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Performing Arts: Music

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Lina Abarbanell

Lina Abarbanell

Abarbanell’s success lay in lighter musical fare and operetta. Composers such as Oscar Straus, Franz Lehár, and Edmund Eysler wrote for her expressive soubrette voice. She made about twenty recordings in 1903 and 1904, only four of which appear to have survived. In 1905, Heinrich Conried, general manager of the Metropolitan Opera, invited her to sing the role of Hänsel and to perform at his Irving Place Theater, where she delighted his German-speaking audiences.

Chava Alberstein, 2007

Chava Alberstein

Chava Alberstein is a singer-songwriter (both lyricist and composer) who by the end of 2004 had recorded over fifty albums, not including singles and song collections.

Chaya Arbel

Chaya Arbel

A woman and a kibbutznik, Chaya Arbel embodied two under-represented sectors on the Israeli musical composition scene.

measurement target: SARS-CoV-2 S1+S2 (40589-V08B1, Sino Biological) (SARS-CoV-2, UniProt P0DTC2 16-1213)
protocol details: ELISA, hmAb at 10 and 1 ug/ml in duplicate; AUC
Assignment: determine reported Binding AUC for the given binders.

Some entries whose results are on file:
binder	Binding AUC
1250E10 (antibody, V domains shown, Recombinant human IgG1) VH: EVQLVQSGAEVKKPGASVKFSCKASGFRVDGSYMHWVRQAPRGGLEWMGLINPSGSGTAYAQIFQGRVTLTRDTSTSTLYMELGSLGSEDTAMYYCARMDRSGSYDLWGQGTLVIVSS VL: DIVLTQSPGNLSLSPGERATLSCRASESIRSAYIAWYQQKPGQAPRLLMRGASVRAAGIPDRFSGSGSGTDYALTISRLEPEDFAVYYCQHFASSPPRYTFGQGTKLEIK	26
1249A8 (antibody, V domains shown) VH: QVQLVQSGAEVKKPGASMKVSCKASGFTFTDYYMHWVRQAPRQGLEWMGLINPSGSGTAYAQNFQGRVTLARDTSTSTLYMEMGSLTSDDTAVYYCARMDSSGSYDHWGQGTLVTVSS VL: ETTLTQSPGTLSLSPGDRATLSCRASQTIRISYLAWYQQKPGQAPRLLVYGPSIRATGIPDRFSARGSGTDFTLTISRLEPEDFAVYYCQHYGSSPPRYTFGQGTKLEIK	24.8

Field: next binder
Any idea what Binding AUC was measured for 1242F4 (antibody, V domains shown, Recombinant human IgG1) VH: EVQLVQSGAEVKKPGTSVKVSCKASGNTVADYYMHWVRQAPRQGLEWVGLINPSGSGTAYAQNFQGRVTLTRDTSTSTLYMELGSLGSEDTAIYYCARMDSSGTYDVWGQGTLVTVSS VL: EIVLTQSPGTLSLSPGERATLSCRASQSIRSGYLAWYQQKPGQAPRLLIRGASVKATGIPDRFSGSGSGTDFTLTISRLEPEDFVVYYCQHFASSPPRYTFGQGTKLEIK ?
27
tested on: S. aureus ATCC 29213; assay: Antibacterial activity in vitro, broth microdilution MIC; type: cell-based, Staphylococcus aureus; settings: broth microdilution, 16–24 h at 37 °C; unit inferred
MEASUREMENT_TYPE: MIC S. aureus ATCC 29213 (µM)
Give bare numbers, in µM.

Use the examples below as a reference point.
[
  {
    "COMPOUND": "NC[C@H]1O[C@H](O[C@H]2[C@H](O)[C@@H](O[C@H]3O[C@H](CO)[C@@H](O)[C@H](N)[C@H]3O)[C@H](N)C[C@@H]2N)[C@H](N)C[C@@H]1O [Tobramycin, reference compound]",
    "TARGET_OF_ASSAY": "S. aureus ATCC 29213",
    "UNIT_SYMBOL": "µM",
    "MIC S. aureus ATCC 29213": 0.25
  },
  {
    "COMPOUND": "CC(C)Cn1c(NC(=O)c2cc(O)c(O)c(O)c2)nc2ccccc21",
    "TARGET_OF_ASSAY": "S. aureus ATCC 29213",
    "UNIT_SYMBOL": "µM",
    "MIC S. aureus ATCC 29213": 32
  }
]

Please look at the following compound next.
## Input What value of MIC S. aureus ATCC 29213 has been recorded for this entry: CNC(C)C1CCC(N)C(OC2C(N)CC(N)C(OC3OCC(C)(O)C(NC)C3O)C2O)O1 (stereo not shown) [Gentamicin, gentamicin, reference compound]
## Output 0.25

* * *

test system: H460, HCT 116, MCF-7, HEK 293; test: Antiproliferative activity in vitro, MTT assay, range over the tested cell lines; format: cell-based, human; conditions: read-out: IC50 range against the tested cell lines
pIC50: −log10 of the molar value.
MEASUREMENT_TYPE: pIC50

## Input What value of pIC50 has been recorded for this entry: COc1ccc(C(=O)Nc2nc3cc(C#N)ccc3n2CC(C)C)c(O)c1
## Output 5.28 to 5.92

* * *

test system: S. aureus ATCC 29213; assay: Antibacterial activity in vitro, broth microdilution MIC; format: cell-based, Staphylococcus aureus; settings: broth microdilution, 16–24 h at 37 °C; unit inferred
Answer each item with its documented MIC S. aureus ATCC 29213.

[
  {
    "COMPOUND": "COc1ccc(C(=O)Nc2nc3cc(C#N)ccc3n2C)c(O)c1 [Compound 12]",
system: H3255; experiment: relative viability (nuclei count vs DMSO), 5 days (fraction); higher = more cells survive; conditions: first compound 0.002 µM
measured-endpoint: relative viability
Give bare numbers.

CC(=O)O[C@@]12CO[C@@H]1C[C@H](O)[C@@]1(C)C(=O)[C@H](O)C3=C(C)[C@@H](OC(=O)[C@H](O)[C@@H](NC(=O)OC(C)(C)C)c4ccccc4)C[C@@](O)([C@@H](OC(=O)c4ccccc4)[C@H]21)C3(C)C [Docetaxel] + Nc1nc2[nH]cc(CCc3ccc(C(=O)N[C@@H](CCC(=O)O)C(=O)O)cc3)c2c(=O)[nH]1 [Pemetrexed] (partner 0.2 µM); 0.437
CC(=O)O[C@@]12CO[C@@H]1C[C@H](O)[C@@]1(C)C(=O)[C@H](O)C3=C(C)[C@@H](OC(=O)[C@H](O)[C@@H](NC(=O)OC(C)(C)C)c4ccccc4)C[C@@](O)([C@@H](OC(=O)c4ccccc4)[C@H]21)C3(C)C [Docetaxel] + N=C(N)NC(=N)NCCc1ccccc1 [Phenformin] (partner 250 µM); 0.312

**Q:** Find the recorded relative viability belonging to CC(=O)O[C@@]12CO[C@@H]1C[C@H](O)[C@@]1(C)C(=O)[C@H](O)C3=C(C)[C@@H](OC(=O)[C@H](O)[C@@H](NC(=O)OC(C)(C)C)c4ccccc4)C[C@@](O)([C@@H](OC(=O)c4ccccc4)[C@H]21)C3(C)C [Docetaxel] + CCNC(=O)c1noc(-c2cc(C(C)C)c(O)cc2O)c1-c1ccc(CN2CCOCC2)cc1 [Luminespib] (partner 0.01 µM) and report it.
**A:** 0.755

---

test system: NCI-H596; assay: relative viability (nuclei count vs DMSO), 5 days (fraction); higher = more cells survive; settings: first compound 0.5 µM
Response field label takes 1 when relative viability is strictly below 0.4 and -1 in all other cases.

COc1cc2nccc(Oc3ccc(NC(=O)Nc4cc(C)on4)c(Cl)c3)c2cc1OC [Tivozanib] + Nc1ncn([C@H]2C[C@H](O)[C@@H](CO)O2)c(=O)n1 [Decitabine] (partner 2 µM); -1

Esther Abrahams

Australia: Nineteenth and Twentieth Centuries

Since the beginning of British colonialization of New South Wales in 1788, when between eight and fifteen Jews were among the convicts who arrived with the First Fleet, several waves of immigration have brought the Jewish population up to its present size.

bELLE bAKER

Belle Baker

Belle Baker has been described as a famed torch singer and vaudeville star, as well as a Yiddish, Broadway, and motion picture actor.

Zsófia Balla

Zsófia Balla

Born in Romania to Hungarian parents, Zsófia Balla has lived in Hungary since 1993. While in the land of her birth her work was often subject to censorship, she is considered one of her adopted nation's greatest women poets.

Astrith Baltsan

Astrith Baltsan

“Astrith Baltsan is an incomparable phenomenon on the musical scene in Israel,” wrote the judges who awarded her the Tel Aviv Municipality 2001 Rosenblum Prize for the Stage Arts. Her original lecture-concert series—multimedia events—became the largest classical chamber music series in Israel, attracting thousands of individuals to attend their first non-symphonic concerts.

Barbara (Monique Andree Serf), 1965

Barbara (Monique Andree Serf)

Under her simple stage name “Barbara,” Monique Andrée Serf (b. Paris June 9, 1930, d. Neuilly-sur-Seine November 24–25, 1997) was an immensely popular French singer and composer in the cabaret style.

"If I Embarrass You Tell Your Friends" Cover by Belle Barth

Belle Barth